The bill’s principal sponsor is State Senator Andy Manar, a freshman Democrat from Central Illinois elected in 2012 with support from the Illinois Education Association. A teacher by training, Manar is the former chief of staff to Senate President John Cullerton.

Manar describes SB 16 on his website as “a proposal to streamline the current hodgepodge of funding sources into one funding formula that would account for school districts’ funding needs. Today, only 44 percent of the state education spending is balanced against a local district’s ability to pay.

“Illinois has the second-most inequitable school funding system in the nation,” he continued. “Our current funding system is doing a disservice to taxpayers, school districts and, most importantly, our children. The funding system we are proposing will better address student needs, such as socio-economic background, language ability or special learning needs, while also accounting for a school district’s ability to raise funds locally.”

Winner and losers

In its current form, passage of SB 16 would mean annual state aid losses of approximately $7.0 million for Consolidated High School District 230. For its feeder districts, the estimated losses are:

• $5.1 million for Orland School District 135

• $4.2 million for North Palos School District 117

• $2.7 million for Kirby School District 140

• $1.9 million for Community Consolidated School District 146

• $1.4 million each for Palos School District 118 and Worth School District 127

            Other Southwest Suburban schools would suffer losses, as well, including approximately:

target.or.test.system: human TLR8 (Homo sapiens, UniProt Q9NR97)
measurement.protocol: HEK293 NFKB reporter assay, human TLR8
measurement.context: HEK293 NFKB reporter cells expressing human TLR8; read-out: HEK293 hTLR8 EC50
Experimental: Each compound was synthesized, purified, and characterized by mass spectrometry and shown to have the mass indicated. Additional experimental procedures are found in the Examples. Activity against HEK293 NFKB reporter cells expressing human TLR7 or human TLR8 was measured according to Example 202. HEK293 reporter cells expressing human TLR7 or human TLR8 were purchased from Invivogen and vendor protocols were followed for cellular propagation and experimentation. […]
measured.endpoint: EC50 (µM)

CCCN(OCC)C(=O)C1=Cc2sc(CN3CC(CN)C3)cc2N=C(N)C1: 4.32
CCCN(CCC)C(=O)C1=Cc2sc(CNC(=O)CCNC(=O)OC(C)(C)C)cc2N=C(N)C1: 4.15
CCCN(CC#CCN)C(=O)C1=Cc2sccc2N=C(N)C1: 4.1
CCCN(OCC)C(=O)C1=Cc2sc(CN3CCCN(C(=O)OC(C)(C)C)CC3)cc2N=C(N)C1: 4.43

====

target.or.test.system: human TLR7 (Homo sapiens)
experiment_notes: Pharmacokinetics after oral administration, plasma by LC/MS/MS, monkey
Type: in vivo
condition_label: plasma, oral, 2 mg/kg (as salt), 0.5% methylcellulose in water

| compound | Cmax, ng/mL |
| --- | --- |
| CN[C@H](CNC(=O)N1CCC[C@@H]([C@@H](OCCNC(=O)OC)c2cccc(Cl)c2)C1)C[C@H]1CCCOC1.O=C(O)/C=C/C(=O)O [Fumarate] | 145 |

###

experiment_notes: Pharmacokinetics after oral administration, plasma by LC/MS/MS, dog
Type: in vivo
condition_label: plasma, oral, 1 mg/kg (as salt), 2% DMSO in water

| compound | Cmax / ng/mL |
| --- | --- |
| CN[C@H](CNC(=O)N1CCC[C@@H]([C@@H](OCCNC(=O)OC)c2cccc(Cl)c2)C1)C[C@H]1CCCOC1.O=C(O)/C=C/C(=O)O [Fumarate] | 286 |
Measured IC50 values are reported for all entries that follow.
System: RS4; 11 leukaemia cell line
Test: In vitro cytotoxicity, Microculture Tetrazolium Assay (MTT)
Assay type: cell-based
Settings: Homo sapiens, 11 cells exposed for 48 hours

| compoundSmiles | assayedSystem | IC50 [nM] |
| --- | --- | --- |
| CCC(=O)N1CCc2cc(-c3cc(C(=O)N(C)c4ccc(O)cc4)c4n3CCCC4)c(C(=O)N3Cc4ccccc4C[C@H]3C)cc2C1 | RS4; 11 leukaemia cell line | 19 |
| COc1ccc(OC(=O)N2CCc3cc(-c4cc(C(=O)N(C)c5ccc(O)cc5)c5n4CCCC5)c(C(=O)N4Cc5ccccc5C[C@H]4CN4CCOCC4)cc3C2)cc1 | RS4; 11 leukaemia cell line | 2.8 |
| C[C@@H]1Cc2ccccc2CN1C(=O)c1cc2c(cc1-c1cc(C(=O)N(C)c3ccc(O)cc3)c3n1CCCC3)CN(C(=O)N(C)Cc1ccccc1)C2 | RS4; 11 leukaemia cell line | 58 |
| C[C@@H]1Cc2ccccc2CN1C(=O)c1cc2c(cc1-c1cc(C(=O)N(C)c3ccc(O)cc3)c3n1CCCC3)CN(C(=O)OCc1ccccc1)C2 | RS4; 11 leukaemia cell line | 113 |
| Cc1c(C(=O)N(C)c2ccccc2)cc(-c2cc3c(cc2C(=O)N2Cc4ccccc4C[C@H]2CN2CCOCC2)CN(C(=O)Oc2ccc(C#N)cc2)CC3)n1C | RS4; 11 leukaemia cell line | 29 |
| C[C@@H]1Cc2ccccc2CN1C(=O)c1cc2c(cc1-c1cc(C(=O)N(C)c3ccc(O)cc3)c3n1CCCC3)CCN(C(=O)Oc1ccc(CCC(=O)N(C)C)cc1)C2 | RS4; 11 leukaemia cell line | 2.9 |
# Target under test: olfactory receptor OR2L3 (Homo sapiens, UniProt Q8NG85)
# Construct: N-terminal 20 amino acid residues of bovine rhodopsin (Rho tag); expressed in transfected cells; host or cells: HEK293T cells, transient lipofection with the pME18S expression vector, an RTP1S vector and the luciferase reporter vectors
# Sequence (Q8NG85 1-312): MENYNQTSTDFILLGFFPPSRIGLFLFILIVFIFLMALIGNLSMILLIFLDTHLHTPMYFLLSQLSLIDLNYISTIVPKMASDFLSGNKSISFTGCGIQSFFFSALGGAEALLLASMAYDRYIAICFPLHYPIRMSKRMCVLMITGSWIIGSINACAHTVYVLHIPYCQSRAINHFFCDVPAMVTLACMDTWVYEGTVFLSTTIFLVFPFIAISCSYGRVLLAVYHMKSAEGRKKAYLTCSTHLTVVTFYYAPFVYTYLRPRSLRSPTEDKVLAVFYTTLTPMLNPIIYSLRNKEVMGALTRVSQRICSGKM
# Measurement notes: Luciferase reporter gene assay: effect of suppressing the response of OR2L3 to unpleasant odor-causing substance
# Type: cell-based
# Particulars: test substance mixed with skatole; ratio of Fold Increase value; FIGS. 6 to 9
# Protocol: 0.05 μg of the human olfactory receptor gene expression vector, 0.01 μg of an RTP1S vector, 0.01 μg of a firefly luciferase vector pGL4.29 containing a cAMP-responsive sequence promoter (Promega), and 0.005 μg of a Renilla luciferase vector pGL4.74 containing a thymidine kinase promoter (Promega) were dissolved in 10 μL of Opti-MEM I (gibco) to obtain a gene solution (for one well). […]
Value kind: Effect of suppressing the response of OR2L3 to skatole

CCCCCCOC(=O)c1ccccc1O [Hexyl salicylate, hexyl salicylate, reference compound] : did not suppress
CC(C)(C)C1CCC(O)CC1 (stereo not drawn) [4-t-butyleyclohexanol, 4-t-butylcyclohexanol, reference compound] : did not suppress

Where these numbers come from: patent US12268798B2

• $1.9 million for Oak Lawn-Hometown School District 123

• $1.6 million for Alsip-Hazelgreen-Oak Lawn School District 126

• $839,000 for Oak Lawn Community High School District 229

• $839,000 for Evergreen Park Elementary School District 124

• $364,000 for Atwood Heights School District 125

• $330,000 for Chicago Ridge School District 127-S

• $312,000 for Evergreen Park Community High School District 231

High School District 218 would see an annual gain of about $934,000 in state aid under the proposed re-formulation, but Palos Heights School District 128 would lose about $574,000.

Forty-one of the 42 school districts in DuPage County would see drops in state aid.

Chicago Public School District 299 would lose about $28.4 million annually, although that represents only about a one percent operating budget loss to the massive district.

In addition to downstate districts, big winners in the Chicago area would include a handful of South Suburban districts. Their estimated annual gains are:

• $7.3 million for Cook County Consolidated School District 130